Grant Twiggy Baker Talks Eddie Skydive

Craig Jarvis

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Updated 603d ago

Grant Twiggy Baker is not the sort of big wave surfer you’d expect to see enduring multiple horrendous wipeouts. Being confident in his abilities, always with finely tuned equipment underfoot and with an approach that is more calculated than reckless, he is typically not the guy to come flying out of the sky and suffer the wipeout of the day. Well, the 2016 Eddie turned that on its head.

Twig had four solid crashes that day but two in particular were memorable, in amongst one of the most memorable days of big wave surfing. We spoke to him shortly after the contest, while he was still getting his breath back, pretty much.

The first of two memorable wipeouts. Twig takes flight above Kelly.

The first of two memorable wipeouts. Twig takes flight above Kelly.

© 2017 - WSL / Bielmann

Hey Twig. Well done on an amazing performance. How are you feeling?
Hey howzit. What a day. All good. It was the most incredible day, radical vibe. Unbelievably I’m not that hurt right now. I’ve got a bit of a sore shoulder that will probably be a bit worse tomorrow, and my ankle is paining a bit, but otherwise I’m all right. The funny thing is that I’ve had this back problem for a while now, and the big wipeout seems to have fixed that.

It was seriously big. They’re saying it was 25 to 30 ft Hawaiian.How was it at first light?
It was pretty intense. It was noisey. There were a couple of closeout sets. There was no doubt we were going to run and I was standing with Greg and Healey, and it was like, ‘here we go.’

Have you ever surfed out there when those closeout sets, those dark ones, start looming?
It was seriously big. They’re saying it was 25 to 30 ft Hawaiian. I’ve surfed out there when there have been a few big ones feathering, but not when they’re coming through all the time. Every wave is different though. A big wave at Waimea is different to a big wave at Jaws. You’d find that if you were to compare Jamie O’s big set wave with Aaron’s recent biggest wave at Jaws that they would be within a few feet of each other.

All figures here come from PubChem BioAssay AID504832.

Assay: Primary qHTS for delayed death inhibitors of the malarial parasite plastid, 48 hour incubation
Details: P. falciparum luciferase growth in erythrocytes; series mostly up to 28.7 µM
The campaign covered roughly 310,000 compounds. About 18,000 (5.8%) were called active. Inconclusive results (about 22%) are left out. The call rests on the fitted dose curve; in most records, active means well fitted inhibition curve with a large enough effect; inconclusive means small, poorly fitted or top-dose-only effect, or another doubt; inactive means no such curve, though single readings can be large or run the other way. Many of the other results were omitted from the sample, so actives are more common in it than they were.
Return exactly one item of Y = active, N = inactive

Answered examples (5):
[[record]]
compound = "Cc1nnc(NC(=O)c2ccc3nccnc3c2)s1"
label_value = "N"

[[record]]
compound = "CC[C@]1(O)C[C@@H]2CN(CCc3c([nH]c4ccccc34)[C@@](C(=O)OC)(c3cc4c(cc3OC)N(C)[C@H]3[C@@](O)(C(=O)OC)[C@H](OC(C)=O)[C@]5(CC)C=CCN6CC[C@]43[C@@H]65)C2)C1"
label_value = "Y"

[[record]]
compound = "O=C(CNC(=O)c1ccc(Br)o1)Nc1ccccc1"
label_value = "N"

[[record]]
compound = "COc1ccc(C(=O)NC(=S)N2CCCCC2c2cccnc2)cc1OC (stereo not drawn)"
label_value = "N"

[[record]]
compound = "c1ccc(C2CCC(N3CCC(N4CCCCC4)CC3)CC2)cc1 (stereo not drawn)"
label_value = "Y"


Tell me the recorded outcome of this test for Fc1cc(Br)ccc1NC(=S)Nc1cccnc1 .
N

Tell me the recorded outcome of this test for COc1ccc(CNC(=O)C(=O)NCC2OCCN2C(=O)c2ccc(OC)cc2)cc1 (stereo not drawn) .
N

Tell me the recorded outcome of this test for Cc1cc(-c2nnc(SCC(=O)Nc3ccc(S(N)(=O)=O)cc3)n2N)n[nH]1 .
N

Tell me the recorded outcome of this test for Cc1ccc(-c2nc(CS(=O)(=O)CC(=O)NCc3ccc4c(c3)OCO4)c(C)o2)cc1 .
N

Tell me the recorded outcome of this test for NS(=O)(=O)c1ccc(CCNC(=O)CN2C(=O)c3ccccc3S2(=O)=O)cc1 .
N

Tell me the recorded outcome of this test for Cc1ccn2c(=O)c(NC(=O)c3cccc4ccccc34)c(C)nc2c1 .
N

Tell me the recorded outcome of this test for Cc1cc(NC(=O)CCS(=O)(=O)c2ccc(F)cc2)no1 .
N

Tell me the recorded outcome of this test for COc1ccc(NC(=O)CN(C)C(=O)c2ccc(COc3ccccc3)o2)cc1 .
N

How was that first wipeout?
I had my head down, but I actually had to change my line for Kelly, I had to shift towards the peak, and that kind of set me up. No hard feelings, when it gets this big and serious, people have to choose their line and go, and he probably couldn’t see me or where I was coming from, and was totally committed. He got a good wave out of it. I’m just stoked I didn’t kill The Champ. Imagine if I had landed on his head? I did the same to Jamie Mitchell later, chose a line and kind of messed with his line, but that’s how it goes. It’s hard to tell what the guy behind is doing.
If I had gone with my board it could have been a career-ending wipeout.
Did it hurt?
It held me down and gave me a good working, but no real physical damage. I was very lucky.

Then you went skydiving. Can you remember the actual moment when you realised that you weren’t going to stick it and that you had to jump? One instant you’re paddling and the next split-second the wave is concave and snarling and you’re trying to fly without a wingsuit.
Pure instinct. I don’t remember making the decision. I grew up in Durban, and when it’s on, every takeoff in Durban is steep. I made the right decision. That was clear when I watched the footage afterwards. If I had gone with my board it could have been a career-ending wipeout.

Was that the biggest or longest wipeout of your life?
I had a similar one at Mavericks a few years ago, but this was bigger. From my angle it was hard to see just how high I was, but it took a long time to get to the bottom. I tried to land like a cat, using my hands and feet to break the water and soften the fall.

Then you popped up, had a few smiles, exchanged some niceties to guys who were cheering you on in the channel, and headed out for another one. WTF?
I wanted to do well.

It’s not really your game to wipeout so hard.
Well, it’s the Eddie; so firstly, you have to charge hard, with all you’ve got. Secondly, I was hunting the double-ups. I had watched the surf carefully, and thought that the bigger ones, the roll-in waves, weren’t the big score waves. It was all about the double-ups. I knew that if I got the right double-ups I It’s the Eddie; so firstly, you have to charge hard, with all you’ve got. could win the contest. I just didn’t realised how hard it was to get into them.

We saw you paddle for one double-up, miss it, and then face a closeout set. No one wants that to happen to him or her in a lifetime.
The thing was those closeout sets were fat and rolling. We could get under them or around them. It’s not like getting caught inside a Waimea barrel.

He wasn't just responsible for a couple of memorable wipeouts though.

He wasn't just responsible for a couple of memorable wipeouts though.

© 2017 - Keoki Keo / WSL

John John was the man.
He is so naturally gifted. He is naturally better than anyone in the water. He’s awesome to watch. Two high 80-point rides and it was done.

Then Clyde.
His performance was incredible as well. He was just wild out there. He’s the same age as my mom – 66. I can’t imagine my mom doing something similar. It was so gnarly. Clyde’s achievement is at least an equal feat as John John winning.

What now? You going to have a bit of a party? Are there some parties going on?
I’m sure there are some parties on the go tonight, but bru, not for me. I’m finished. I’m having a quiet dinner at a friend’s house and then a good night’s sleep.